Indiscriminate bombings and chronic shortages of supplies and staff have led to the closure of more than half of Yemen's health facilities. Recent outbreaks of diseases such as cholera and diphtheria and an upsurge in fighting have exacerbated the already dire humanitarian situation in Yemen. 

Last stop Khamer: stories of exile in Yemen

Yemen, Amran governorate, Khamer, 24 April 2019 - Dahadh camp is located in Khamer, Amran governorate, 1 km southeast of the city centre, near the Qat market. 410 families, around 3430 persons, have been living inside the camp since 2015, the beginning of
Since the end of March, heavy fighting has intensified in Hajjah governorate. The conflict between Ansar Allah's troops and forces loyal to President Hadi, backed by the Saudi and Emirati-led coalition, has displaced thousands of people. Some of them have sought safety in Khamer, in the neighbouring governorate of Amran, where Doctors Without Borders/Médecins Sans Frontières (MSF) teams are providing medical and surgical care. Report from Dahadh camp.

These displaced families have joined many others, already living in exile in Khamer for several years after fleeing fighting. In Dahadh camp, nearly 3,500 people are now living in precarious conditions, with limited access to medical care and water.

Over the past years, MSF teams have distributed emergency kits to people in Dahadh camp on multiple occasions, and ran mobile clinics to provide medical care until our access to the camp was no longer permitted. In July 2016, teams also provided residents with treatments for scabies.

Yemen: MSF admits 51 wounded casualties within a few hours amid chaos in Aden 

Yemen, Hodeidah, 1 May 2019 - on the road to Sanaa.

August 28 saw heavy fighting in Aden between various armed groups, principally forces loyal to President Hadi opposing the southern separatist movement. In the space of a few hours, Doctors Without Borders/Médecins Sans Frontières (MSF) teams admitted 51 wounded casualties. 10 were dead on arrival.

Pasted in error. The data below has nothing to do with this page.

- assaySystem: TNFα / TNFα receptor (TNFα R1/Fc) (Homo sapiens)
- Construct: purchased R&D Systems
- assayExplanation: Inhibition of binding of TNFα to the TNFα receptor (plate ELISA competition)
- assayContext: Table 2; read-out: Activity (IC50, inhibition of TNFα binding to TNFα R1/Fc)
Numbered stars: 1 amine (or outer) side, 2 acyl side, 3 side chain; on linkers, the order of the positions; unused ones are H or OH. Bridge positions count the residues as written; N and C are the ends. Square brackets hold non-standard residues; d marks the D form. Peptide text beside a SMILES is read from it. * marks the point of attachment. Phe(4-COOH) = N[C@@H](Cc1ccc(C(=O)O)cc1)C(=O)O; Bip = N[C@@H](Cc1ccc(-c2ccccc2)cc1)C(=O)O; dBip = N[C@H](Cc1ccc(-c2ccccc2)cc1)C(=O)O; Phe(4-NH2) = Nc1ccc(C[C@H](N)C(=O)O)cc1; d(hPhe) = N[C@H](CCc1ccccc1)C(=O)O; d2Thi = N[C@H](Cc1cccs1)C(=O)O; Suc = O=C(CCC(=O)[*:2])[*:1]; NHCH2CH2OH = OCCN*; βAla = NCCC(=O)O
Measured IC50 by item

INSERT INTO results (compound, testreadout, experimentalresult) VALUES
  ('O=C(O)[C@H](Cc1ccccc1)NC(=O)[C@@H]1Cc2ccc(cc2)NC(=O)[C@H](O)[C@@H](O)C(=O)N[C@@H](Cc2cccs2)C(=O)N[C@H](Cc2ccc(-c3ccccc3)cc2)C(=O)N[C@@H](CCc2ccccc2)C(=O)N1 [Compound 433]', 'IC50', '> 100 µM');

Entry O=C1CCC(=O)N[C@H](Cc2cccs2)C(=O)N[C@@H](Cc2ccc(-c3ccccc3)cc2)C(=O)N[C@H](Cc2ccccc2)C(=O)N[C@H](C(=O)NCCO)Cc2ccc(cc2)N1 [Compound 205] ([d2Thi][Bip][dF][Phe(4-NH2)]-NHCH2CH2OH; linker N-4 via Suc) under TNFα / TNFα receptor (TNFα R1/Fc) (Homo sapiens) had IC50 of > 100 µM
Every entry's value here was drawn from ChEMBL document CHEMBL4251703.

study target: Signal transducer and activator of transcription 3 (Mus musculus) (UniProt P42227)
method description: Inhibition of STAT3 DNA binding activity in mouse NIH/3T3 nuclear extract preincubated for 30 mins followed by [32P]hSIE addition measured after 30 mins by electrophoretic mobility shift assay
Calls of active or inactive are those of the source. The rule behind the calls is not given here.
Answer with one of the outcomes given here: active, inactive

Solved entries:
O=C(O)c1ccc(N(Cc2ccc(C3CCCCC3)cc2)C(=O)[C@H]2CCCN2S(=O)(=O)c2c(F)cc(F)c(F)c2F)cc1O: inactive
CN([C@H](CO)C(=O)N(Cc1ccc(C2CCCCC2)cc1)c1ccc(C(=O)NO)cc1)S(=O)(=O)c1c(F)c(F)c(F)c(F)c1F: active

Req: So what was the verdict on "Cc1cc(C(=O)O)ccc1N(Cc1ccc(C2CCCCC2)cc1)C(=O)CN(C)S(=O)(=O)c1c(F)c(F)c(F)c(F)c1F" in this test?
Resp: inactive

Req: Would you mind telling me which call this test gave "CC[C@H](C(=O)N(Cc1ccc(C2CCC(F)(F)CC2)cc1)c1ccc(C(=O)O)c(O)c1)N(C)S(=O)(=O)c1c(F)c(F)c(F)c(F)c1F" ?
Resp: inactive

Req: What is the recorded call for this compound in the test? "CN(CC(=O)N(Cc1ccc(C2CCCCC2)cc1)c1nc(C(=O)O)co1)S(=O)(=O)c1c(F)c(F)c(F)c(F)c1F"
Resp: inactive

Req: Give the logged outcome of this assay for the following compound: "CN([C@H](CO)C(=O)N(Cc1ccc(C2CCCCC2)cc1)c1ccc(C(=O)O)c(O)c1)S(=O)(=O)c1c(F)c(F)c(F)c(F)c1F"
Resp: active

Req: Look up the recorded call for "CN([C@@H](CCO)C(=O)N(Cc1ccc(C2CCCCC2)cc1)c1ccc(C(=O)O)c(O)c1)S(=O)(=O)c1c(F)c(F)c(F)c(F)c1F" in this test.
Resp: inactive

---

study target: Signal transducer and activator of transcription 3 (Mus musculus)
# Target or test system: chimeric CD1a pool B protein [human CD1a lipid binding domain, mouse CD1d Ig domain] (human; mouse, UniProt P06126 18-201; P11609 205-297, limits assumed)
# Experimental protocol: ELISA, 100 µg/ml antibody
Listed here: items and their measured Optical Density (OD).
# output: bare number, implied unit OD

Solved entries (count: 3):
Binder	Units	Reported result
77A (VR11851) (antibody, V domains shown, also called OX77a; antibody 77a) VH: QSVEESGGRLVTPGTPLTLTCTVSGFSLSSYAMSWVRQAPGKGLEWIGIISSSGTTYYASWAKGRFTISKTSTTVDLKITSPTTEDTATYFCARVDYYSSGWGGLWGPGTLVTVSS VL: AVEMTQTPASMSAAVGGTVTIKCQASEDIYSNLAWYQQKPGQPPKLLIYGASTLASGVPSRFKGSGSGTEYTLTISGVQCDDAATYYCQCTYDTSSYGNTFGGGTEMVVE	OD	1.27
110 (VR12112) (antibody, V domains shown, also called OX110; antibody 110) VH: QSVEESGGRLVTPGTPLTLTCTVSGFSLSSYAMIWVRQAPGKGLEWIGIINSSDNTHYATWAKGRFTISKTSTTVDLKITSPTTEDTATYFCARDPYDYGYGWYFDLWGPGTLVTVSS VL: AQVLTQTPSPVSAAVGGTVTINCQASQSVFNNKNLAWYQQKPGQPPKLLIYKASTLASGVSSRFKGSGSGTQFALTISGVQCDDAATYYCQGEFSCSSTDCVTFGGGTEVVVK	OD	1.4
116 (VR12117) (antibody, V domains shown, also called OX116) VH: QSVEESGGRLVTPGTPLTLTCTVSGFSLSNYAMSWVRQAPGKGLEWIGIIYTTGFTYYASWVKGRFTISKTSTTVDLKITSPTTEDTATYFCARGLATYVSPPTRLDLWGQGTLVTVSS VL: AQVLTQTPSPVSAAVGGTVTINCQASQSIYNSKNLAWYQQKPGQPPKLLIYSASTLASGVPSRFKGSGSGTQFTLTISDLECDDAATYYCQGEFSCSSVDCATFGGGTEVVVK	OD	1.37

“It’s total chaos here. There was fighting in the city all day yesterday. Things appear to have calmed down a bit this morning, but we expect the hostilities to resume at any point," says MSF programme manager for Yemen Caroline Seguin who is in Aden.

51 wounded casualties have been admitted to the MSF hospital. 10 were dead on arrival. The hospital has 80 inpatients. “This is the third huge influx of wounded people in three weeks,” Seguin continues. A neighbourhood near the hospital was targeted in an international coalition airstrike in the early evening. “At this point it’s difficult to establish which groups control which of Aden’s neighbourhoods. The airport and the area around it are closed and there’s a real risk of being trapped by the fighting,” warns Seguin. 

Yemen: A population on the frontline, indiscriminate attacks on civilians, and still no sign of change

Mental Health Majed Bahr - 35 years old from Shafer city- has been working with MSF for 3 years as a psychological consultant.

On August 11, 2019, the extended Kaeed family was gathered in a civilian building in Mustaba, in the Hajjah governorate of northwestern Yemen, to celebrate Eid al-Adha. The family had already fled their hometown to seek refuge in Mustaba, and were sitting down for lunch when an airstrike directly hit their building. The strike killed at least 10 members of the family and injured 17, all of whom arrived at the MSF-supported Abs Rural Hospital for treatment: the largest influx of civilian war-wounded to the hospital in a single day since the beginning of the year.

Yemen: MSF’s hospital in Aden overwhelmed by influx of patients wounded in intense fighting

Yemen, Aden, 17 December 2018 - Streets of Crater district, Aden.